NISP FEIS public comment period extended until Oct. 4
The public comment period for the Final Environmental Impact Statement (EIS) on the Northern Integrated Supply Project (NISP) has been extended to Oct. 4, 2018, according to a press release from the U.S. Army Corps of Engineers.
On July 20, officials from the Corps of Engineers released the NISP FEIS -- a document that outlines the impacts of the water-supply project, as well as three alternative projects. It also looks at the effects to the environment if no action alternative is approved.
At the time of its release, a public comment regarding the NISP FEIS had been set for 45 days, concluding on Sept. 4. However, Corps of Engineers officials said they have received a number of requests from the public to extend the comment period. After reviewing those requests, it was determined that an additional 30 days was warranted.
Anyone wanting to read the NISP FEIS or make comments can learn more here.
Federal agency releases Final Environmental Impact Statement for NISP
Anyone wanting to learn more can use the links below:
• Northern Water's press release on the NISP FEIS
• NISP FEIS
• NISP FEIS Executive Summary
New NISP website launched
Northern Water has launched a new website in its continued efforts of keeping the public well-informed about the Northern Integrated Supply Project. Information regarding NISP had previously been housed on Northern Water's main website.
The new NISP website -- found at www.gladereservoir.org -- provides a wide array of details about the project, such as maps, documents, timelines, information about the participants and much more.
The website will also offer the latest news on the project as progress continues to take place. Be sure to keep checking in.
Final Environmental Impact Statement due soon for NISP
Federal officials are expected to release the Final Environmental Impact Statement for the Northern Integrated Supply Project on Friday, July 20. The report from the U.S. Army Corps of Engineers outlines the environmental impacts of the project as well as identifying potential mitigation and enhancement measures that can be implemented to address those impacts.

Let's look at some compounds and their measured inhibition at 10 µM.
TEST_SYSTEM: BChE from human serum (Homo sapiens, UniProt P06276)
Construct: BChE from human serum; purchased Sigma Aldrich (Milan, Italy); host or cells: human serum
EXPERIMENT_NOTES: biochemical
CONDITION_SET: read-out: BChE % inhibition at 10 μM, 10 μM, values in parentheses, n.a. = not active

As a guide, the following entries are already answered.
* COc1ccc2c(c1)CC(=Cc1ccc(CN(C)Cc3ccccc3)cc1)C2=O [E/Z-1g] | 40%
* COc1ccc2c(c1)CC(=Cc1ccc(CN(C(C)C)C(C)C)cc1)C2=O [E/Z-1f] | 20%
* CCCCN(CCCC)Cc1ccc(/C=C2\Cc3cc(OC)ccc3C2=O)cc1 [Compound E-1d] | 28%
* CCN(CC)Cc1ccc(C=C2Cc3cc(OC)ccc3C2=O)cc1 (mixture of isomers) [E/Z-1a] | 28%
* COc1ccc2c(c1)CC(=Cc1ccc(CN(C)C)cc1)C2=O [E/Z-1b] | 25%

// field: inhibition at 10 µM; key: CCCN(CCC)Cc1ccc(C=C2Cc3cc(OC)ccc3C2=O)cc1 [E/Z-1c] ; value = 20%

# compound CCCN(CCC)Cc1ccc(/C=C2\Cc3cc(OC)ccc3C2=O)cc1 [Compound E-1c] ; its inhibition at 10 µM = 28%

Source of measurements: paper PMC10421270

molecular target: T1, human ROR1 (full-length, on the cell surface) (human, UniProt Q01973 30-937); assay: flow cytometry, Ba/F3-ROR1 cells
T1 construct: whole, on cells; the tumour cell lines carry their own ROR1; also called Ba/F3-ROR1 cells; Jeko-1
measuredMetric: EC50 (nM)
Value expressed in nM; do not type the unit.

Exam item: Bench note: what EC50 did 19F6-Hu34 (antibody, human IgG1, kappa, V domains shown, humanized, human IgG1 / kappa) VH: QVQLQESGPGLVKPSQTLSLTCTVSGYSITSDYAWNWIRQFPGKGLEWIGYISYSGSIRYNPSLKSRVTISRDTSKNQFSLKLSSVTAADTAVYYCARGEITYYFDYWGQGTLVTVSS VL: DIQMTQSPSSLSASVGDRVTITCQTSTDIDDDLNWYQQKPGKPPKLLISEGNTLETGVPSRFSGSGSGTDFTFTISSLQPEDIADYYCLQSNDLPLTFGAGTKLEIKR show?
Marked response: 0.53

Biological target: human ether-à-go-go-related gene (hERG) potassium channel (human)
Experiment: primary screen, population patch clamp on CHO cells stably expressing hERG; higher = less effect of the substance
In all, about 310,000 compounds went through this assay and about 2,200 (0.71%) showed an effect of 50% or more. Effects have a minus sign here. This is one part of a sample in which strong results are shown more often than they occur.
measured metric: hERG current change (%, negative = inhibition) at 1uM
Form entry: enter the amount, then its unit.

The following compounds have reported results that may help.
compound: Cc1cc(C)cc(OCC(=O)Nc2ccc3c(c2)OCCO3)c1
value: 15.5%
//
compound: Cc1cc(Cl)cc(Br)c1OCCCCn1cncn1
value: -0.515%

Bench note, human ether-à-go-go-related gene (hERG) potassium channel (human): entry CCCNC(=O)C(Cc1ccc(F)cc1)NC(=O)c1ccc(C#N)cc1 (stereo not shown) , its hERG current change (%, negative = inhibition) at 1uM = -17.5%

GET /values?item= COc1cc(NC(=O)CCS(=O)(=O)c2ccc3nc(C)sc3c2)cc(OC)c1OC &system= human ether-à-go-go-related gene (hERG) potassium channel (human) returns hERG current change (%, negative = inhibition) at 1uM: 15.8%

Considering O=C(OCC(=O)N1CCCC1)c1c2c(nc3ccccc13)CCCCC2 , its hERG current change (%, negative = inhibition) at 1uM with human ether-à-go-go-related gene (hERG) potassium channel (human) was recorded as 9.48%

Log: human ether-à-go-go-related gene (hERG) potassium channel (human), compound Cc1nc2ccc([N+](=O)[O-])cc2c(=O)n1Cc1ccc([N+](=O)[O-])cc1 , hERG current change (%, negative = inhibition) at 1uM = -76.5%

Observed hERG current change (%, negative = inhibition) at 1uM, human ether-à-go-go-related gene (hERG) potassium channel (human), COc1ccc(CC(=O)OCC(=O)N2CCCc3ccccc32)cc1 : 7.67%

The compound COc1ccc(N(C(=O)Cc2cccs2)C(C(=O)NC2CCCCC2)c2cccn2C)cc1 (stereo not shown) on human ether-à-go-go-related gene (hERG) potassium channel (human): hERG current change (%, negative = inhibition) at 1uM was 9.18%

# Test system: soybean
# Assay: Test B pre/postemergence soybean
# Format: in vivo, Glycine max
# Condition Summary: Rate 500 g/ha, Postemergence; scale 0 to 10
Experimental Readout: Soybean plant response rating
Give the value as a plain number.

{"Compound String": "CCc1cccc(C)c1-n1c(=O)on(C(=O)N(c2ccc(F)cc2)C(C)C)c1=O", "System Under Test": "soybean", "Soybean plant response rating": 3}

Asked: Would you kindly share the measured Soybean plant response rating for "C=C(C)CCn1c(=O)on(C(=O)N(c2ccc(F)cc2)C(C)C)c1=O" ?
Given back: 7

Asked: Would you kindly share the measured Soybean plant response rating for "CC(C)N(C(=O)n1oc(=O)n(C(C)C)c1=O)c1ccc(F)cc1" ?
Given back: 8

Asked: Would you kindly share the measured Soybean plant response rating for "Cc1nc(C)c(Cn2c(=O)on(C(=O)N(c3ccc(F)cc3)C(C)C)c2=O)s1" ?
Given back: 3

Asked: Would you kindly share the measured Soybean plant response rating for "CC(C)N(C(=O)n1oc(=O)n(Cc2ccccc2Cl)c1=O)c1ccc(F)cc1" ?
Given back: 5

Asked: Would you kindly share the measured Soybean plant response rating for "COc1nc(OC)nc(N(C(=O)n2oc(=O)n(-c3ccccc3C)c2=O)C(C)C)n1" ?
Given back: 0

The Colorado Water Conservation Board and the Colorado Parks and Wildlife Commission approved Northern Water's Mitigation and Enhancement Plan in 2017. Upon release of the FEIS, members of the public may offer comment within the public comment time period. It is expected that federal officials will issue a Record of Decision regarding NISP in 2019.
Northern Water spokesperson discusses low flows with Coloradoan, highlights how NISP would eliminate current dry-up points in the Poudre River
With this week’s extreme heat, the Poudre River in Fort Collins at the Lincoln Street gage dropped to a record low of 3 cubic feet per second (cfs) for that date. But as Northern Water Public Information Officer Brian Werner pointed out in a recent Coloradoan article about low flows in the Poudre, that wouldn’t be the case if Glade Reservoir were in place.
Once built, the reservoir will release 25 cfs daily this time of year to maintain minimum flows of at least that amount through downtown Fort Collins. This benefit would come in addition to helping secure future water supplies for rapidly growing communities, new recreation opportunities and various enhancements for the area’s wildlife and environment.
Three communities with fastest population growth rates in Colorado are NISP participants
Population figures show that the three fastest growing communities in Colorado since 2010 are Firestone, Windsor and Erie (in that order) – all three of which are participants in the Northern Integrated Supply Project.
This reaffirms what Northern Water and NISP participants and supporters have stressed all along; that this project is needed to help meet the future water needs of smaller communities along the Front Range that are growing rapidly.
In addition to those three communities sitting at the very top of the list, Lafayette, which is a participant in both NISP and the Windy Gap Firming Project, was No. 11, while Louisville – a Windy Gap Firming Project participant – was No. 14.